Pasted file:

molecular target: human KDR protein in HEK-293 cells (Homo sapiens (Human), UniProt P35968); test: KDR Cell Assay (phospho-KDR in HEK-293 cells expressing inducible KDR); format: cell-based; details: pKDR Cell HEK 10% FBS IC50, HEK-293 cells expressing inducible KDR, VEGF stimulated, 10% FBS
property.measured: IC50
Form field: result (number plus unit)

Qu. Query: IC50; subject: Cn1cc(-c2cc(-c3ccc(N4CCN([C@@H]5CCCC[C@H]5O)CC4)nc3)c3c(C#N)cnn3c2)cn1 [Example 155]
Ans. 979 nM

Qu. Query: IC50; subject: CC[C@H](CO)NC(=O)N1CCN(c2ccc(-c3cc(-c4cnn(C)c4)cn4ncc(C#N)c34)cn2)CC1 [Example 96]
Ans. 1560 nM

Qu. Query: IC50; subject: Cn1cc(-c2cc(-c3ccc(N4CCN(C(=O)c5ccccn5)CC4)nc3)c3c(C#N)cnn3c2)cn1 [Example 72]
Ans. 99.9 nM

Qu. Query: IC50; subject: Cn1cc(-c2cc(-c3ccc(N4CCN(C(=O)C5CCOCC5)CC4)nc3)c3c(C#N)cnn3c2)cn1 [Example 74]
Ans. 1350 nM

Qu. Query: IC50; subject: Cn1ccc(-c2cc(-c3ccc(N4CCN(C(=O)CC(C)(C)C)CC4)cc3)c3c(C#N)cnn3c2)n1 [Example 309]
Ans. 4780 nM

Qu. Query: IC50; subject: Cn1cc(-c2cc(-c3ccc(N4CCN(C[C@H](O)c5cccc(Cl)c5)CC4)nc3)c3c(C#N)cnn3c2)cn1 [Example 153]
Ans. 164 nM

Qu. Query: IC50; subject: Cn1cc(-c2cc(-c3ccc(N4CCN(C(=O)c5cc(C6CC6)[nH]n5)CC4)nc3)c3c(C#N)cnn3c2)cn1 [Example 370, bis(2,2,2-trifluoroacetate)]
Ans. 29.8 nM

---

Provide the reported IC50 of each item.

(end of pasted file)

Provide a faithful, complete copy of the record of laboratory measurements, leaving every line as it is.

molecular target: human KDR protein in HEK-293 cells (Homo sapiens (Human), UniProt P35968); test: KDR Cell Assay (phospho-KDR in HEK-293 cells expressing inducible KDR); format: cell-based; details: pKDR Cell HEK 10% FBS IC50, HEK-293 cells expressing inducible KDR, VEGF stimulated, 10% FBS
property.measured: IC50
Form field: result (number plus unit)

Qu. Query: IC50; subject: Cn1cc(-c2cc(-c3ccc(N4CCN([C@@H]5CCCC[C@H]5O)CC4)nc3)c3c(C#N)cnn3c2)cn1 [Example 155]
Ans. 979 nM

Qu. Query: IC50; subject: CC[C@H](CO)NC(=O)N1CCN(c2ccc(-c3cc(-c4cnn(C)c4)cn4ncc(C#N)c34)cn2)CC1 [Example 96]
Ans. 1560 nM

Qu. Query: IC50; subject: Cn1cc(-c2cc(-c3ccc(N4CCN(C(=O)c5ccccn5)CC4)nc3)c3c(C#N)cnn3c2)cn1 [Example 72]
Ans. 99.9 nM

Qu. Query: IC50; subject: Cn1cc(-c2cc(-c3ccc(N4CCN(C(=O)C5CCOCC5)CC4)nc3)c3c(C#N)cnn3c2)cn1 [Example 74]
Ans. 1350 nM

Qu. Query: IC50; subject: Cn1ccc(-c2cc(-c3ccc(N4CCN(C(=O)CC(C)(C)C)CC4)cc3)c3c(C#N)cnn3c2)n1 [Example 309]
Ans. 4780 nM

Qu. Query: IC50; subject: Cn1cc(-c2cc(-c3ccc(N4CCN(C[C@H](O)c5cccc(Cl)c5)CC4)nc3)c3c(C#N)cnn3c2)cn1 [Example 153]
Ans. 164 nM

Qu. Query: IC50; subject: Cn1cc(-c2cc(-c3ccc(N4CCN(C(=O)c5cc(C6CC6)[nH]n5)CC4)nc3)c3c(C#N)cnn3c2)cn1 [Example 370, bis(2,2,2-trifluoroacetate)]
Ans. 29.8 nM

---

Provide the reported IC50 of each item.